В связи с 70-летием со дня освобождения концентрационного лагеря Освенцим Еврейская община Болоньи и Союз еврейских общин Италии проводят конкурс на проект Мемориала Катастрофы.
В результате проводившейся в нацистской Германии политики, получившей название Холокост (или «Катастрофа», Шоа), погибло около 6 миллионов евреев, а также 3 300 000 советских военнопленных, 1 миллион политических заключенных, 500 000 цыган, около 9 000 гомосексуалистов и 2 250 Свидетелей Иеговы. Также было зафиксировано около 270 000 случаев насильственной смерти среди инвалидов и психически больных.
Эта трагическая страница европейской и мировой истории должна помочь построить будущее без насилия и расизма. Новый мемориал должен в полной мере передавать эту идею и отдавать дань памяти жертв нацизма. Сложность задачи заключается в том, что участок, предложенный организаторами – транзитная зона в оживленной части города, и потому необходимо спланировать его так, чтобы у прохожего возникло желание остановиться там хотя бы на минуту, чтобы поразмышлять.
To celebrate “Memorial Day” (established in Italy on 20 July 2000 with Law no. 211) in 2015, the seventieth anniversary of the liberation of Auschwitz concentration camp, Bologna’s Jewish Community and the Union of Italian Jewish Communities (Unione delle Comunità Ebraiche) are sponsoring the creation of a "Shoah Memorial” to be located on a significant site in the city. This competition announcement invites artists and designers from all over the world to take part. The objective is to create a place to keep the memory of the Shoah alive.
Historian Yosef Hayim Yerushalmi emphasises how the Jews were the first to give meaning to history by resolving to “acknowledge it”; keeping this memory alive is, therefore, a key component in the Jewish concept of life and means they will never lose their identity. In the Memorial project this principle will refer to the wider identity of the human condition. In actual fact more than 3 million Jews met with their deaths in concentration camps (which with shootings and deaths in the ghettos reached around 6 million), as did 3,300,000 soviet prisoners of war (the policy of annihilation befell the Slavs too), 1 million political opponents, 500,000 Roma gypsies (Porajamos = destruction in the Romanès language), around 9,000 homosexuals and 2,250 Jehovah’s Witnesses, in addition to 270,000 deaths amongst the disabled and mentally ill.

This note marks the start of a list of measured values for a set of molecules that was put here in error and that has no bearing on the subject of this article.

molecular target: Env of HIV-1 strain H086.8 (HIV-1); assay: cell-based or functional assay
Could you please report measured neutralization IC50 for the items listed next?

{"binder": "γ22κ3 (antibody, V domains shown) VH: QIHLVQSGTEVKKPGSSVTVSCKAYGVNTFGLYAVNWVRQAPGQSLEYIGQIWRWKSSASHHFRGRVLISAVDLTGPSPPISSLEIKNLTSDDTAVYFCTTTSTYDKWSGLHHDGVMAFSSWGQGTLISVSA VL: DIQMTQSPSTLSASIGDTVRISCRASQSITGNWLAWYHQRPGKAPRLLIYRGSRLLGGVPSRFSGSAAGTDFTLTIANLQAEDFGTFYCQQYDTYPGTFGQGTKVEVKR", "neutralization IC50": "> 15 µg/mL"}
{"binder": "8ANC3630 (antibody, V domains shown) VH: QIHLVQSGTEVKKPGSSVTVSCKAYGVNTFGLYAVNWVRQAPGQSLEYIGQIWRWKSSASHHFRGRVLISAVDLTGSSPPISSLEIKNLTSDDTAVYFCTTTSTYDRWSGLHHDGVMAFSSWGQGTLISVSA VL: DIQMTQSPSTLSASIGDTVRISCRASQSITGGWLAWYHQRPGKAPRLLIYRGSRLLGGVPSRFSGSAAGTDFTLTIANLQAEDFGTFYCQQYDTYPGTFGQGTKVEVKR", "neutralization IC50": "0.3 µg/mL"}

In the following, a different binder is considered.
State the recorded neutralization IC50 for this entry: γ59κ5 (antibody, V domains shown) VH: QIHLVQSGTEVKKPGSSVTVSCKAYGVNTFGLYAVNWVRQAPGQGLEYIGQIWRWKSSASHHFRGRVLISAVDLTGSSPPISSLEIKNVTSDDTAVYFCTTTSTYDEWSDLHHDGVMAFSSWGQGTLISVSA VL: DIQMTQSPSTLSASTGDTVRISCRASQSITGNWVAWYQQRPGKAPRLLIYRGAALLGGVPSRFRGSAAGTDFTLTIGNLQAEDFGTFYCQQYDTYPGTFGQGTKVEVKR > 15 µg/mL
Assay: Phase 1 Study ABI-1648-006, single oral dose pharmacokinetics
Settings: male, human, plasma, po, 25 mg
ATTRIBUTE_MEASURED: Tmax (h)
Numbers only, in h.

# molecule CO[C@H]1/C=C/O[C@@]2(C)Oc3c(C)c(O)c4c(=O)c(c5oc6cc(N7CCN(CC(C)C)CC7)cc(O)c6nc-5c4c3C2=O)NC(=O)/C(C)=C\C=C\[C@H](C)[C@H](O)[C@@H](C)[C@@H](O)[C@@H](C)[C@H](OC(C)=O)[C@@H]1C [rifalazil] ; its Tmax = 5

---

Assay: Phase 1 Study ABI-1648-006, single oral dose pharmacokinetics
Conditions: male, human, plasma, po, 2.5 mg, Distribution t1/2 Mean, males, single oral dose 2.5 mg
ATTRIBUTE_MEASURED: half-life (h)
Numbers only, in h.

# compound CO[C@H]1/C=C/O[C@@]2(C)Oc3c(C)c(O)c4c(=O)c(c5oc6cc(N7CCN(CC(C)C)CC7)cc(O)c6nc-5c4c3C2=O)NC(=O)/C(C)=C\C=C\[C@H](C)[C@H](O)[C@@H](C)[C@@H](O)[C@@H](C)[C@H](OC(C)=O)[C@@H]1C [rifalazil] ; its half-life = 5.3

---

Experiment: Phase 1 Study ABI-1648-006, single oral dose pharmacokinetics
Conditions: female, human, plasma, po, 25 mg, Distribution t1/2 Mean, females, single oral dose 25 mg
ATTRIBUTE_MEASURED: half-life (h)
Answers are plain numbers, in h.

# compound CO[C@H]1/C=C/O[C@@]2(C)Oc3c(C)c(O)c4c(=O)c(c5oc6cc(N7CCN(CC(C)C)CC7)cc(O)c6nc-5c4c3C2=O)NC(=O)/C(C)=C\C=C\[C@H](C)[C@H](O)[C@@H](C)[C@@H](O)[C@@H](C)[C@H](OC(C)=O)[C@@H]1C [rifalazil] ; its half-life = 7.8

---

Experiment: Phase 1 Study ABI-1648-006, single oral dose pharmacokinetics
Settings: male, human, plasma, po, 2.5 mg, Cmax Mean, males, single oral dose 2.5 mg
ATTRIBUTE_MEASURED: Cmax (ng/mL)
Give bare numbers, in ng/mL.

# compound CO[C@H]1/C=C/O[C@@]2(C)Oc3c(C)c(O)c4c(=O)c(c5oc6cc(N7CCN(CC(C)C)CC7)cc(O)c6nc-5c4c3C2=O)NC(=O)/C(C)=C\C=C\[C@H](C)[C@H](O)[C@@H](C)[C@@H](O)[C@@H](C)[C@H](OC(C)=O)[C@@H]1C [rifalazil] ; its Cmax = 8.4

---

This sad page in European and World history must help us build a future for our children that can link to the past and the present, where diversity is fully appreciated. If we wish to fight racism, we must learn to put ourselves in the place of others, to believe that what happens to our neighbour could also happen to us. Bearing this in mind, we are called upon to build new cultural policies, both in Italy and the rest of Europe.
The Memorial interprets this objective, expressing it as a spatial structure that can engage our citizens, inviting them to enter a different dimension, in a journey that moves from the historic drama of this extermination to the contemplation of beauty in the urban landscape: from violence and death to life. Those who cross this space will participate in a personal and intimate experience, which, linked to the concept of memory, will raise questions, yet the site will offer no preconceived answers. So the Memorial does not aim to provide the visitor with information on the historical facts it refers to, nor does it aim to tell or explain the story of the Shoah or what was happening in Bologna at the time. Archives, libraries, research centres and documentation will do that, both in the city and online. The idea shared by the sponsors of the competition and the Council of Bologna is to house the Memorial in the new square created at the crossroads between Via Carracci and the bridge of Via Matteotti. A square that came about “by accident” (a fragment of an unfinished railway station), but situated in a heavily trafficked area, where the oldest part of Bologna meets the urban expansion of the early 1900s; a square that will be visited by a wide and varied array of citizens and whose main feature will be that of Remembrance.
Precisely because of the square’s nature as a place of transit and relations, the project must tackle the issues of the use and duration of the Memorial, the issues linked to its protection and maintenance over time. Bologna’s Shoah Memorial should “stop the passerby” in a space that we must imagine as monumental in its entire length and breadth. An evocative place, where History, recalled to Memory, becomes a message to Mankind. In an era when the direct witnesses of the time are disappearing, it is the job of society to treasure the memory: life goes on and our children will guarantee that memory.